Connecting faith, love and justice: some reflections

Photo by Jon Tyson from unsplash.com

Author

As I reflected on our new topic – the connection between faith and loving others and working for social justice – I realized my thoughts on this topic mirror what my niece Meredith Heneghan posted here about faith more generally: “To have faith is to have faith, and that’s really it.” 

Early in life, I found within myself an urge or instinct to work for good. This urge led me to consider a life of service as a priest, then to a life of service as a social worker helping people and communities, and subsequently to writing and working for social justice.  Looking back, I see that this early urge to serve and love others, which was an ideal grounded in my intellect, now lives deep in my heart. I’ve come to be guided by my heart.

For me, it is hard to separate the desire to love and be loved from the desire to work for a more just and equitable world. I am, as friends have reminded me over the years, quite articulate in talking about love and how it unites us all as one. I take delight in that idea. It gives me great comfort and hope.

What for me is much harder is putting love into action day by day, choice by choice. A question I find myself asking at turning points big or small is: “What is the loving thing to do?”

One thing that limits our collective loving these days is the challenge of seeing loving as both an individual and communal/societal decision. This is where faith reminds me that love is not an isolated or isolating activity. My faith tells me my job is “to love one another as I love myself.” There’s no missing the individual and community connection in that directive.

In my work with nonprofit organizations during their leadership transitions, I met many amazing people who were clearly about this work of expanding love and service in their community. One organization was a Jewish family foundation in Baltimore. As I got to know the leaders and read the history of the foundation, I saw how a quote from the Old Testament from Micah Chapter 6 served as their rudder for decision-making from the outset. “Do justice, love mercy, and walk humbly with your God.”

Coincidentally, I eventually noticed that my wife had put this same Scripture quote in a frame in our home. Her first husband, Timothy Cook, was a relentless disability rights lawyer and advocate. It was his reminder to himself.

I wrote in a post last year about a W. K. Kellogg Foundation study of grassroots leaders that commented on how most of them have a primary motivation for doing good. Some are driven by their faith and beliefs; some by an urge to serve others; and yet others by a passion for working for a more just and equitable world.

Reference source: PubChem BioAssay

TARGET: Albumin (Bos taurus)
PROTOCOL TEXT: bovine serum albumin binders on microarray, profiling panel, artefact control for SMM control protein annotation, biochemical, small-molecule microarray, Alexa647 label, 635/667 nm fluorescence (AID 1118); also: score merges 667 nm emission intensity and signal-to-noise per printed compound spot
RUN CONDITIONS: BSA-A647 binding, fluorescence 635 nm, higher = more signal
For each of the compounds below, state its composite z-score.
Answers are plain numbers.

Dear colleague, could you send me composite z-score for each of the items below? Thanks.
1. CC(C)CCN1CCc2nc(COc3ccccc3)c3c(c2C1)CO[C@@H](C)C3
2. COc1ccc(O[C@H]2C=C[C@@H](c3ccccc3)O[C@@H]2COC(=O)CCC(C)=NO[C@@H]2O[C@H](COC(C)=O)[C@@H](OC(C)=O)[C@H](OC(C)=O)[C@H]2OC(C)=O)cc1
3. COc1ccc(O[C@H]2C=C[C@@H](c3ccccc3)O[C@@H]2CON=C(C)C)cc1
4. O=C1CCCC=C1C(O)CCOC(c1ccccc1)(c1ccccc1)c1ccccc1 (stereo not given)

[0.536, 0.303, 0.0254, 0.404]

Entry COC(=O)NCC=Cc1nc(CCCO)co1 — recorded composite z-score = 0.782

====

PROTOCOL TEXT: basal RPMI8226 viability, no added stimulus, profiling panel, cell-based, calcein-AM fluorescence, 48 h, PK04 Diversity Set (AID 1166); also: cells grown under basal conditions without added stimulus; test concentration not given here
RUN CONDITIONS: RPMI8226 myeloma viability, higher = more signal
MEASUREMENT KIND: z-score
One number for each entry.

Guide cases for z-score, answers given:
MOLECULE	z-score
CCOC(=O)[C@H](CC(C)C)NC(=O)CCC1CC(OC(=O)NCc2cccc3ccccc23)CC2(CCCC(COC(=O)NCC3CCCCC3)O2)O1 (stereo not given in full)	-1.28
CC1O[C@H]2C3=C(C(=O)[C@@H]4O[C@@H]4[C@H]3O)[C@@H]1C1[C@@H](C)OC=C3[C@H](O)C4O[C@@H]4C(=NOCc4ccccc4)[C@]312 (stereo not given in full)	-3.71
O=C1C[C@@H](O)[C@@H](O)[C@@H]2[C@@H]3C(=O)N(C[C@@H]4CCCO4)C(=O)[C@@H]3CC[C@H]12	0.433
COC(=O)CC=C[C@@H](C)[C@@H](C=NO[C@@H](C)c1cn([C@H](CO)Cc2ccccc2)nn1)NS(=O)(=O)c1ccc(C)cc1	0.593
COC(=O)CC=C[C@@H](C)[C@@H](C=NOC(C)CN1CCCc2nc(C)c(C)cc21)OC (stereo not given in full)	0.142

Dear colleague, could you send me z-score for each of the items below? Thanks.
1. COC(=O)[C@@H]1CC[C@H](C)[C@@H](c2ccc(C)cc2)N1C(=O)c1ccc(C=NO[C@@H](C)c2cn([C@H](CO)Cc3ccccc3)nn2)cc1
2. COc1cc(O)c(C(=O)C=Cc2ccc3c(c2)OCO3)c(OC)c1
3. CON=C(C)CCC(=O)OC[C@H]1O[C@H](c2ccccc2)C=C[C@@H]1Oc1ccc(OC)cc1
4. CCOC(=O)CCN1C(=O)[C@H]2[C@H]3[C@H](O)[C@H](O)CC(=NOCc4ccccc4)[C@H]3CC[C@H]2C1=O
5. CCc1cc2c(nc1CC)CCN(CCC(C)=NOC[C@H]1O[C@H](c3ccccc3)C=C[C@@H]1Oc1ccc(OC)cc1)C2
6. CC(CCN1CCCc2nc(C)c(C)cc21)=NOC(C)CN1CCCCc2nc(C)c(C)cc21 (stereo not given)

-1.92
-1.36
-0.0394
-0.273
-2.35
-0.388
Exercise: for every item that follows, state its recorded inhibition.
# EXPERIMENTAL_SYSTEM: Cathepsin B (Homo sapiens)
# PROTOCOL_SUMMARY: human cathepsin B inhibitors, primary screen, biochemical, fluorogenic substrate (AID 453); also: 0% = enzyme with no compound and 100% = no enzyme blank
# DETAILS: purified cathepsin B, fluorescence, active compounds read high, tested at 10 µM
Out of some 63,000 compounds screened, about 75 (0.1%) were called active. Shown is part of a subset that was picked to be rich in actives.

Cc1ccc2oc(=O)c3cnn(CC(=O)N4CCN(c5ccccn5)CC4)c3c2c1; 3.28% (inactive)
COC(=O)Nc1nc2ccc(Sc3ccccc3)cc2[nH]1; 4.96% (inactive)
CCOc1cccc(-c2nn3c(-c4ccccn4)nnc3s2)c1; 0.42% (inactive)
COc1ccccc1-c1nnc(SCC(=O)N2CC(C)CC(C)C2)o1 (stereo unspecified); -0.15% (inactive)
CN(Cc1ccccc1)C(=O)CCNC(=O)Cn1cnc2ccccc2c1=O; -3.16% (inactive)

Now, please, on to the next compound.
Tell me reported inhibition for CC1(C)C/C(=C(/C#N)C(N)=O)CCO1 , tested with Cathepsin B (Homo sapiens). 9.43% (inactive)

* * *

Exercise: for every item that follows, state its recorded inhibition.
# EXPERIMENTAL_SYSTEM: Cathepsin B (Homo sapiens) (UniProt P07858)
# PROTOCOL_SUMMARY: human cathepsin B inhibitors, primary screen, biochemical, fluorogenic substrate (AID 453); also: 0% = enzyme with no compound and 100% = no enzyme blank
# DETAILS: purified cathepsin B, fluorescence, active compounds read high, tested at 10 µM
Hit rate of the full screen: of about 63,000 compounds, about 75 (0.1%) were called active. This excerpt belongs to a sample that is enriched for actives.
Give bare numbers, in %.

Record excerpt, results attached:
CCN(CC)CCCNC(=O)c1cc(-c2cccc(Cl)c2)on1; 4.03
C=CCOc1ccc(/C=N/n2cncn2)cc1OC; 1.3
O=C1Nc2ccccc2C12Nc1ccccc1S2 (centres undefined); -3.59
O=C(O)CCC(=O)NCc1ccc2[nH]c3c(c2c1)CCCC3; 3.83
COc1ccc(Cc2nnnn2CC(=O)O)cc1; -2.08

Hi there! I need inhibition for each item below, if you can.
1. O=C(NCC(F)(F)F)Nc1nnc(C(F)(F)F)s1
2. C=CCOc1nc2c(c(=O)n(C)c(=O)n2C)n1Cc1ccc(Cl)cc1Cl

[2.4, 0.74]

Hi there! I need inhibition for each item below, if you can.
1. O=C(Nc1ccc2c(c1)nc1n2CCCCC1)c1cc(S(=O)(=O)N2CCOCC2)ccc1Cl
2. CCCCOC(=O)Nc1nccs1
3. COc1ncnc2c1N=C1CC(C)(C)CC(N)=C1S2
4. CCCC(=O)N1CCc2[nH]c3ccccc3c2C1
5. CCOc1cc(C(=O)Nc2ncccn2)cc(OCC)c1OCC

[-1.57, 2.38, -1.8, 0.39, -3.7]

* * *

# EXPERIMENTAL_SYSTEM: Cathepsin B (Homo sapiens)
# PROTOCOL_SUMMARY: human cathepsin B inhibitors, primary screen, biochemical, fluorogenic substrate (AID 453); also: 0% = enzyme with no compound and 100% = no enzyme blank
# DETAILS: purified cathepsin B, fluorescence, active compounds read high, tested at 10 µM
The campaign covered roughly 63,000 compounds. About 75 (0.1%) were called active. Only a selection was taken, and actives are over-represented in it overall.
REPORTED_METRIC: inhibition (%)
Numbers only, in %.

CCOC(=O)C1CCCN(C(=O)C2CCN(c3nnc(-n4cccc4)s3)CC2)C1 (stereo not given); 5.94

Regardless of our motivation, it is hard to love our brothers and sisters and not want good for all of them. For me, here is where my barriers to loving freely become so clear and require a leap of faith.

As an individual, fear often gets in the way of my loving. Acting out of some old wound that I can’t see or am not quite willing to let heal or believing that I will lose something, I fear opening my heart to others. This fear and its many manifestations lead to selfishness and holding back in giving love to those I say I love.

At the community and societal level, it is fear again that gets in the way of our loving. We are in a period of history where we are reexamining some deeply held beliefs about each other and about how we share power and love. It is challenging to share power and resources. Those of us who are quite comfortable in what we have in those realms are willing to give up a little perhaps, but not too much. Moving towards real equity for all people is a huge stretch.

Shirin McArthur in a recent post distinguished between our desire for community and our desire for what she called communiformity – you need to look, be, think like me. She concluded her post with ways she finds helpful in connecting the individual and community love: “I invite you to look for opportunities to speak up for those who bring (or could offer) different gifts, skills, and experience to your various communities. Take the time to find out what others have to offer and imagine ways to include them. Also, pray about how to share this message with others.”

That sounds a lot to me like my Jewish friends’ guide: “Do justice, love mercy and walk humbly you’re your God.” I believe we all have within us all the guidance we need to find our way to love and work for justice. 

Author

  • Tom Adams writes and speaks on topics vital to the intersection of our personal lives with our community and global lives. He has for decades been engaged in and written about nonprofit leadership and transitions, spirituality and spiritual growth, how we each contribute to a more just and equitable world and recovery from addictions and the Twelve Step recovery movement.

0 Comments